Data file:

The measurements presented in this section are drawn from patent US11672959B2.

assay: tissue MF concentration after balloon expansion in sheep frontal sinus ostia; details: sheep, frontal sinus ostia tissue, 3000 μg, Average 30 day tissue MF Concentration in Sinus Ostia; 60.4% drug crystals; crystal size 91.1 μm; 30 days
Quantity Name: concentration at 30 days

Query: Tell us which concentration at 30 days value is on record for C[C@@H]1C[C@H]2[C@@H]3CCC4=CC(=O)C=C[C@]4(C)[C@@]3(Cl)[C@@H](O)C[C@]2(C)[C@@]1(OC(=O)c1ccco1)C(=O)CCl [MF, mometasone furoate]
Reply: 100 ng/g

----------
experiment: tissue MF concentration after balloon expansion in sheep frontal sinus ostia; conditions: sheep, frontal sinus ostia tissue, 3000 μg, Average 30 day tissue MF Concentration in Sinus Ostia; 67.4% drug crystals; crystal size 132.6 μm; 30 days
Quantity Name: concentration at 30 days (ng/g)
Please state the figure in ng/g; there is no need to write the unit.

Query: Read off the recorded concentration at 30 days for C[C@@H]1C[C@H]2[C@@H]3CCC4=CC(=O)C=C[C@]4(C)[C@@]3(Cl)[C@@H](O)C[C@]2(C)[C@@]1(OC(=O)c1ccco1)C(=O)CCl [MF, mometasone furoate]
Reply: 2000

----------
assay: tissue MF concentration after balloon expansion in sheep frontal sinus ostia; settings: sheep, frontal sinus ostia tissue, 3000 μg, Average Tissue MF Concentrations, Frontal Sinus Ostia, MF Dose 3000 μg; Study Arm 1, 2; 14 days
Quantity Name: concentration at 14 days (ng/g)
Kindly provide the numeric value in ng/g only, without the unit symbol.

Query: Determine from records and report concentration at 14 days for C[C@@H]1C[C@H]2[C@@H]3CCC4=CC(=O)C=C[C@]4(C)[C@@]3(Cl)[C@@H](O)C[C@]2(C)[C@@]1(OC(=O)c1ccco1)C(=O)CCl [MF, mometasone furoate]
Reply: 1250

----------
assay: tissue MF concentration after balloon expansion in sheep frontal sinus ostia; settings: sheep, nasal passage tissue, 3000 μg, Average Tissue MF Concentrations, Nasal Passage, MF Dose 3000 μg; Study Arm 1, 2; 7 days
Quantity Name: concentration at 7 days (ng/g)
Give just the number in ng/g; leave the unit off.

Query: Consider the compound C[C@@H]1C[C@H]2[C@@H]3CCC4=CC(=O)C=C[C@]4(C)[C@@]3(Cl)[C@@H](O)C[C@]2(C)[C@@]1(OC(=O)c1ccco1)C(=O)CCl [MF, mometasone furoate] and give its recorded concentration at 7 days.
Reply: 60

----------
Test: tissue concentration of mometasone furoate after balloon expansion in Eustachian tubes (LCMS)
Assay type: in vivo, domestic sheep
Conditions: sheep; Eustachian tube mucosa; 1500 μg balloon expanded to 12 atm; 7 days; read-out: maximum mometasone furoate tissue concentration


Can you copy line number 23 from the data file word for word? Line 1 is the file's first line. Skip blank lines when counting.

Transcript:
Reply: 60